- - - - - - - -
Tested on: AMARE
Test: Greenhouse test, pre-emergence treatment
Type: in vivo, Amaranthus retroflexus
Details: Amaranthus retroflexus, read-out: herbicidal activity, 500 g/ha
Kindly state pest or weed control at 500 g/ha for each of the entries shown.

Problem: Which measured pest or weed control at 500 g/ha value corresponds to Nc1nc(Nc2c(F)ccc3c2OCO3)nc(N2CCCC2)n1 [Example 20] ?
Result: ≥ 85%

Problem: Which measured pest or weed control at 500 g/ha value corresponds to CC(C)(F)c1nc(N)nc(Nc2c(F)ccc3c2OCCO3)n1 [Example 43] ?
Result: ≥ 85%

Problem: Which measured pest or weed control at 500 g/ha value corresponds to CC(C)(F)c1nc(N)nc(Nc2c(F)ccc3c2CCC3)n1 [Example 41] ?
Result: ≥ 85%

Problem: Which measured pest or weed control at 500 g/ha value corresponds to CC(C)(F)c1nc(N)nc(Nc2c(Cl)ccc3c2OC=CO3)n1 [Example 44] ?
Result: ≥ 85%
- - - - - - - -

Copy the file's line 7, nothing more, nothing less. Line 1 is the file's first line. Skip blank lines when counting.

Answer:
Result: ≥ 85%